Do You Obsess Way Too Much? I Know I Certainly Do

I am not a psychiatrist, but I know myself well enough to know that I am a selfish, spoiled brat who obsesses over most things I want. I never really examined this behavior intently, even though I know it is there within me and pokes it ugly head out at times. But today, I feel the need to recognize this behavior and perhaps take steps to understand it better. I believe that understanding yourself better, makes you a better trial lawyer because you ultimately become a better person.

So why now, you might ask,, I mean why examine this cruel behavior at all? I know it’s time to do so. I find myself slipping back into this mode where I am overly obsessed with things that don’t really matter, except that I want what I want, when I want it. This behavior distracts me from preparing for trial and helping my fellow human. It affects my personal growth and ultimately my financial welfare. It is time.

I can’t really blame anything on my childhood, I come from parents who have the depression era mentality,  something I wish I had more of but don’t. I probably need to examine where this behavior came from. Maybe it’s because I want things as a child and am always whining until I get them, or maybe it’s because of my past use of alcohol that causes me to act the way I do, but whatever reason, real or imagined, I must deal with this compulsion that I obviously have.

So how to deal with this compulsion without paying a fortune for psychiatrists? I have some knowledge about this that I will share with those that care. It seems there is a school of thought from those experts that believe your childhood shapes you into who you are and it seems there is another school of thought that says we are what we are because we choose to do so. Now in my opinion, none of these “schools of thought” do much to solve the problem, real or imagined, that I have discovered in myself. I just know that either of these “schools of thought” will charge a tremendous amount of money to tell you these things, and spend more and more money trying to cure them.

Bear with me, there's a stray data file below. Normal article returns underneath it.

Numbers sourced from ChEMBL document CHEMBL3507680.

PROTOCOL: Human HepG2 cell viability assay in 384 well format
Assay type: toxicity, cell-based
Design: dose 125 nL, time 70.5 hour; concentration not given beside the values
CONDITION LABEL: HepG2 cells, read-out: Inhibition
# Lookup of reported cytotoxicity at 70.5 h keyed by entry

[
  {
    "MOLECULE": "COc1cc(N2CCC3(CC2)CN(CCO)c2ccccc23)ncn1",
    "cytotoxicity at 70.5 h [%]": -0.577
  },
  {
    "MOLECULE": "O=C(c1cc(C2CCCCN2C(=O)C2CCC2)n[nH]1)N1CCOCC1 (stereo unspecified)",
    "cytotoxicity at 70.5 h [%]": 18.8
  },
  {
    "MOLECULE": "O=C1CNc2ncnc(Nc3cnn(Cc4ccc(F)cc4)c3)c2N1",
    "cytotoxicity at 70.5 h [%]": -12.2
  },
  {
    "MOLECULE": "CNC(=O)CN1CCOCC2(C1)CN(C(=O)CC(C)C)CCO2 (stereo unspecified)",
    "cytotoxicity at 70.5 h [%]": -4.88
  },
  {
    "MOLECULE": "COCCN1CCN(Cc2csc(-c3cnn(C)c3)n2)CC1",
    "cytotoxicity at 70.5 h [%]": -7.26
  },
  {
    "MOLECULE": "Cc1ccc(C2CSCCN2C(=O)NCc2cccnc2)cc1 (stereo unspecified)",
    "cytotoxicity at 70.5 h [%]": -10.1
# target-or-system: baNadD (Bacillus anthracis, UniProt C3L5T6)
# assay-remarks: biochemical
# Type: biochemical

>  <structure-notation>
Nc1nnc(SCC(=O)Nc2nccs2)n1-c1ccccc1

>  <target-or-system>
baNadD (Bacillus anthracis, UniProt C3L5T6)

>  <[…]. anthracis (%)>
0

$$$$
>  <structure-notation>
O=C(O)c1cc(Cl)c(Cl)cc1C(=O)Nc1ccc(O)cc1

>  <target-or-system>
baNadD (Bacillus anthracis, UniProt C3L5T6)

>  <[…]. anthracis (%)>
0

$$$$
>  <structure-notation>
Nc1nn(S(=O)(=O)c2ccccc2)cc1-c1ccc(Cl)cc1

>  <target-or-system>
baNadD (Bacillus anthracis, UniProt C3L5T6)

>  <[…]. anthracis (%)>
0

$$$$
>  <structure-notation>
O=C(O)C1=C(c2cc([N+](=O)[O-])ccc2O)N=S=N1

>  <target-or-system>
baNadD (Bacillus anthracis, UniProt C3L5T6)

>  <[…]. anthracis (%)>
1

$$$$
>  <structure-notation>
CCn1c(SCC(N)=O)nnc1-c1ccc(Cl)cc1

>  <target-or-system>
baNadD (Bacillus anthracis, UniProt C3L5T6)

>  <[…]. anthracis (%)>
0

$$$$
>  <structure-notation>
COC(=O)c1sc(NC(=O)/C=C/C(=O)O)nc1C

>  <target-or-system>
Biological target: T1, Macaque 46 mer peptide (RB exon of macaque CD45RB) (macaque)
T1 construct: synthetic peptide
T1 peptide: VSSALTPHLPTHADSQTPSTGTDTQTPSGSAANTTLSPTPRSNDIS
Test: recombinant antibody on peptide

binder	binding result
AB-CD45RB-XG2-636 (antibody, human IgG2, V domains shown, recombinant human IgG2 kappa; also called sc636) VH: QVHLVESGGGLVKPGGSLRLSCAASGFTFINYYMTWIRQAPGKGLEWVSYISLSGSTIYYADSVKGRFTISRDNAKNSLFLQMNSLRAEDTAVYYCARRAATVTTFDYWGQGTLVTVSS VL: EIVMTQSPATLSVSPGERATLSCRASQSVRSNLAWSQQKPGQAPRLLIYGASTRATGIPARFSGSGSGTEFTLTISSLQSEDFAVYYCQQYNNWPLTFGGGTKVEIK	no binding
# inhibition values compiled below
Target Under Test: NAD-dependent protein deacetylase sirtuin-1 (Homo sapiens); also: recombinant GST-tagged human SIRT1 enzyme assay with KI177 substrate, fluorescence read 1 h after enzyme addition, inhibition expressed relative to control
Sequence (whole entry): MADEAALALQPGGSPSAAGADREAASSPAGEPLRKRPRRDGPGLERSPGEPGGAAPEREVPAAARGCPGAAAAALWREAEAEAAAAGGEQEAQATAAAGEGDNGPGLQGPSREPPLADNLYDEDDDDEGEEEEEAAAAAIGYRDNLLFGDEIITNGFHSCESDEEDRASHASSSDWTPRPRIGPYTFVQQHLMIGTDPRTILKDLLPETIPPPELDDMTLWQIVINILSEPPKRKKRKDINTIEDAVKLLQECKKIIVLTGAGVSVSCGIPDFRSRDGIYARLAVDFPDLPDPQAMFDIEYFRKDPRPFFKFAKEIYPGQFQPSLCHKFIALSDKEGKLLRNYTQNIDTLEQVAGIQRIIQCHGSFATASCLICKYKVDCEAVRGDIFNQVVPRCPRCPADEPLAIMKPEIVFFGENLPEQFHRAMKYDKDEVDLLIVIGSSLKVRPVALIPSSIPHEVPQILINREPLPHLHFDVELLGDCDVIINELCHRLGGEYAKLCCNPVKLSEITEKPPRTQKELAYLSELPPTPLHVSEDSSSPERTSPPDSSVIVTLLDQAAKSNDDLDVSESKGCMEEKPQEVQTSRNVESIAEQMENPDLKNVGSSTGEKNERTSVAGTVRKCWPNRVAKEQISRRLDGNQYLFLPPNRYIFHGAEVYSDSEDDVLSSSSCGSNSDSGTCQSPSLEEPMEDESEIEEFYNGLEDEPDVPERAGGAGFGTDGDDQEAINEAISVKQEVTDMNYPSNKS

Perhaps the real solution is not to cure the behavior, but to recognize it and understand why. I mean, I see some cowboys “correct” cattle with a cattle prod, and it probably just pisses off the cow more than it does good. I wonder what would happen if the root of the problem were addressed?

Here at the ranch, we have a tree or nuisance shrub, called mesquite. The problem with mesquite is it is like an iceberg, only a small portion of the entire plant is visible above ground. Trying to kill this invasive species by cutting off the above ground part will never address the endless supply of below ground “roots” that continue to thrive and re sprout. If you don’t get the “crown bulb” at the root of the mesquite tree, it does no good to try and correct the problem. I guess some psychiatrists may not practice this principle based on what I hear their fees are.

So anyway, how do you solve the problem? It is through an intensive self examination in a trusting, non-judgmental environment, such as Rogers spoke about, that is very helpful in examining this behavior and ultimately understanding it. Dive right in, do not hesitate, your life is at stake.

Understanding myself better makes me a better person and a much better trial lawyer. Again, the $10,000.00 horse versus the $10,000.00 saddle principle at work. Becoming a better you makes you a better trial lawyer. I hope your lawyer decides to examine his or her self and find the real them. Have a nice day, I’m off to work on myself.


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